The transport of IgG antibodies across the placenta is known to occur especially in the third trimester of pregnancy, and as more time passes, more antibodies cross. Scientists also know that an infection with a novel virus can take time to elicit a significant antibody response. The results from Hensley, Puopolo and their colleagues were consistent with these known patterns: placental transfer was greater the longer the time elapsed between maternal COVID-19 infection and delivery.

Other co-authors of the study were co-first authors Dustin Flannery and Sigrid Gouma; and Miren Dhudasia, Sagori Mukhopadhyay, Madeline Pfeifer, Emily Woodford, Jourdan Triebwasser, Jeffrey Gerber, Jeffrey Morris, Madison Weirick, Christopher McAllister, Marcus Bolton, Claudia Arevalo, Elizabeth Anderson, and Eileen Goodwin.

Funding was provided by the Children’s Hospital of Philadelphia Foerderer Grant for Excellence and philanthropic support from Philadelphia 76ers star player Joel Embiid and managing partners Josh Harris and David Blitzer, and Philadelphia Eagles owner Jeffrey Lurie.


Reference: Dustin D. Flannery, Sigrid Gouma, Miren B. Dhudasia, Sagori Mukhopadhyay, Madeline R. Pfeifer, Emily C. Woodford, Jourdan E. Triebwasser, Jeffrey S. Gerber, Jeffrey S. Morris, Madison E. Weirick, Christopher M. McAllister, Marcus J. Bolton, Claudia P. Arevalo, Elizabeth M. Anderson, Eileen C. Goodwin, Scott E. Hensley, Karen M. Puopolo, “Assessment of Maternal and Neonatal Cord Blood SARS-CoV-2 Antibodies and Placental Transfer Ratios”, JAMA Pediatr. Published online January 29, 2021. doi:10.1001/jamapediatrics.2021.0038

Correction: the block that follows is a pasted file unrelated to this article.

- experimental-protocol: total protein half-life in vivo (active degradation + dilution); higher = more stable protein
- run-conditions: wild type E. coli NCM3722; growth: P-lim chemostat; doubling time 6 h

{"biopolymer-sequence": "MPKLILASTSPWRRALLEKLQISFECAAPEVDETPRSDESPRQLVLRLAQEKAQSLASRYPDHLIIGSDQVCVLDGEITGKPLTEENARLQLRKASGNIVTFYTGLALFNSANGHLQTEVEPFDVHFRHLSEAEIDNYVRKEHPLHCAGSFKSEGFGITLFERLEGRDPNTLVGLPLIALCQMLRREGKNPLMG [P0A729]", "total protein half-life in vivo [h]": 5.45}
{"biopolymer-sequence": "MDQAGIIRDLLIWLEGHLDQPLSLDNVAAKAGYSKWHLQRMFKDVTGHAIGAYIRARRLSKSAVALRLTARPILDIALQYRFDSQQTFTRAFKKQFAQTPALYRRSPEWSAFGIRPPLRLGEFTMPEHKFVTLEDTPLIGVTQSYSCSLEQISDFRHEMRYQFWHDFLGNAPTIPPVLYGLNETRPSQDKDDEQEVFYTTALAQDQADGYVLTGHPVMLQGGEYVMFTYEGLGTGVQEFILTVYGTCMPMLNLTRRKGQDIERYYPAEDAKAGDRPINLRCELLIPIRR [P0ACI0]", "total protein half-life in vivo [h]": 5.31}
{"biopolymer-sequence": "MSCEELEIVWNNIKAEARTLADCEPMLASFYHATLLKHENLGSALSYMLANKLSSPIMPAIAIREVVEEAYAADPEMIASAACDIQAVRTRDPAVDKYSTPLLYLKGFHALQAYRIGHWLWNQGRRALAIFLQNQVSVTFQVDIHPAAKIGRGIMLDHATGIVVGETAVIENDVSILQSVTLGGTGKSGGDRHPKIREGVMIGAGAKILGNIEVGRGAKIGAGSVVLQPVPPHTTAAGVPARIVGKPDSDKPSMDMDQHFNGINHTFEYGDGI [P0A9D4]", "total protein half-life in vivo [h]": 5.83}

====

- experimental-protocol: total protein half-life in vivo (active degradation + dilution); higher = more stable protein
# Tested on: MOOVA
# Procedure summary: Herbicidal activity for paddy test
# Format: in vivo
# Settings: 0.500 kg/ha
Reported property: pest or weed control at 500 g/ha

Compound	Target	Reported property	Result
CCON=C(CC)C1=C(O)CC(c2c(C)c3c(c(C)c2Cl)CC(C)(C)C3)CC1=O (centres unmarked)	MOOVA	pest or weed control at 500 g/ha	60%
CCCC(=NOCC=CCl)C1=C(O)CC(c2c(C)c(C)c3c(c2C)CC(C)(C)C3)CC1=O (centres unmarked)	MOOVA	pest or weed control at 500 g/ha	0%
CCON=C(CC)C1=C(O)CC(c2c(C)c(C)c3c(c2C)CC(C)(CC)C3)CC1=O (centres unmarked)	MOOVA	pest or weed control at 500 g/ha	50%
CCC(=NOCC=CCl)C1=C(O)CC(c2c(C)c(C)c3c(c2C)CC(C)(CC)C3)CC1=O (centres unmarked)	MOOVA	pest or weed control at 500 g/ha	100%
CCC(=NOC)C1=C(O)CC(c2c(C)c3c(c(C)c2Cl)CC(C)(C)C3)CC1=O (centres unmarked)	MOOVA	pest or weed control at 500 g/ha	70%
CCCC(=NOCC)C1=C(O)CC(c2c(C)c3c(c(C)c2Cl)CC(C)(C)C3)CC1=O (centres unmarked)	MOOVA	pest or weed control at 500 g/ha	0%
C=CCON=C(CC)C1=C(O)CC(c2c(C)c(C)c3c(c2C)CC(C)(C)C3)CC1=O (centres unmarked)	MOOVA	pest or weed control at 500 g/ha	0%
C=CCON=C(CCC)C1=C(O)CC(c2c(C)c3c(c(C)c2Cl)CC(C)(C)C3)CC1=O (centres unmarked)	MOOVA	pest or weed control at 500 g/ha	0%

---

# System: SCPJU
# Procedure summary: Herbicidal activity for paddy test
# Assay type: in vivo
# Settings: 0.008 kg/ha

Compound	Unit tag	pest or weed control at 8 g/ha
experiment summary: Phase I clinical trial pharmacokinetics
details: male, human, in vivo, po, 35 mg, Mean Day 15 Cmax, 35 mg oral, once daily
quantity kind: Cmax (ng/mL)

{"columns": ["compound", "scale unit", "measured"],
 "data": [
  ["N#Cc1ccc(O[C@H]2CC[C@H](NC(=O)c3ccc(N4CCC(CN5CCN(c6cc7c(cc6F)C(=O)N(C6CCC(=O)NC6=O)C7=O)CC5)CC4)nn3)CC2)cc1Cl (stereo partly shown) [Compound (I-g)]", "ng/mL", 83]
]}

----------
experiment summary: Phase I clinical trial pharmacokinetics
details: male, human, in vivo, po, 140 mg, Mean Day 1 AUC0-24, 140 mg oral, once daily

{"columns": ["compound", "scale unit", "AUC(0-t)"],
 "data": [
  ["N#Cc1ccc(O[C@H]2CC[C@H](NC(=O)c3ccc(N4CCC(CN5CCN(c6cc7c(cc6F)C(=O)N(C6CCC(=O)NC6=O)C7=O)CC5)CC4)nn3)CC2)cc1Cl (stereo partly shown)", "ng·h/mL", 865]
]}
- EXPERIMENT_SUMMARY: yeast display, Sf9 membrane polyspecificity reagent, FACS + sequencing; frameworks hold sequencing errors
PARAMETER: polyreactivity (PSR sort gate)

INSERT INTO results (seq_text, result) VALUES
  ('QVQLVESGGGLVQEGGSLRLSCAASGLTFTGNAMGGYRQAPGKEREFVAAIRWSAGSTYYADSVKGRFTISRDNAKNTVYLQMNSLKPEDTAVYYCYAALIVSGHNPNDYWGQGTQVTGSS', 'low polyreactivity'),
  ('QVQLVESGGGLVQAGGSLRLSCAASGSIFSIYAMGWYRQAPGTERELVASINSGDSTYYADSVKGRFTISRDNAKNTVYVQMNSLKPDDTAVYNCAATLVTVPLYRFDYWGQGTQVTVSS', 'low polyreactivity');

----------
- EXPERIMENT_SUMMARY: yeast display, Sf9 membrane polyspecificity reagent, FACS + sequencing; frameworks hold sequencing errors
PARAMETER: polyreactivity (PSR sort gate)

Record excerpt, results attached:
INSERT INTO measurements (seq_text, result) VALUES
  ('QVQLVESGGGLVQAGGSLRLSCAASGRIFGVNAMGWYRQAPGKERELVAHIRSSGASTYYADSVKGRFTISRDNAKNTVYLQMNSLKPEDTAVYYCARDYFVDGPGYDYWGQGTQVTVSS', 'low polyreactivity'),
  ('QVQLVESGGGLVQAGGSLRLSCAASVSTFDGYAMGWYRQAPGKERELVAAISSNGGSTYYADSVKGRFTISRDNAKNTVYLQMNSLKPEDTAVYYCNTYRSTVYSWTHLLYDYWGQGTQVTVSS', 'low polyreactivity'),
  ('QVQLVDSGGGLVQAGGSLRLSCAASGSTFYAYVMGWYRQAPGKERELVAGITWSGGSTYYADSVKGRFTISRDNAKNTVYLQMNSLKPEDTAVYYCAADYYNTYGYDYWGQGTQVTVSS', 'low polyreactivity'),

Provided by Penn Medicine


About Penn Medicine

Penn Medicine is one of the world’s leading academic medical centers, dedicated to the related missions of medical education, biomedical research, and excellence in patient care. Penn Medicine consists of the Raymond and Ruth Perelman School of Medicine at the University of Pennsylvania (founded in 1765 as the nation’s first medical school) and the University of Pennsylvania Health System, which together form a $8.6 billion enterprise.

The Perelman School of Medicine has been ranked among the top medical schools in the United States for more than 20 years, according to U.S. News & World Report’s survey of research-oriented medical schools. The School is consistently among the nation’s top recipients of funding from the National Institutes of Health, with $494 million awarded in the 2019 fiscal year.

The University of Pennsylvania Health System’s patient care facilities include: the Hospital of the University of Pennsylvania and Penn Presbyterian Medical Center—which are recognized as one of the nation’s top “Honor Roll” hospitals by U.S. News & World Report—Chester County Hospital; Lancaster General Health; Penn Medicine Princeton Health; and Pennsylvania Hospital, the nation’s first hospital, founded in 1751. Additional facilities and enterprises include Good Shepherd Penn Partners, Penn Medicine at Home, Lancaster Behavioral Health Hospital, and Princeton House Behavioral Health, among others.

Penn Medicine is powered by a talented and dedicated workforce of more than 43,900 people. The organization also has alliances with top community health systems across both Southeastern Pennsylvania and Southern New Jersey, creating more options for patients no matter where they live.

Penn Medicine is committed to improving lives and health through a variety of community-based programs and activities. In fiscal year 2019, Penn Medicine provided more than $583 million to benefit our community.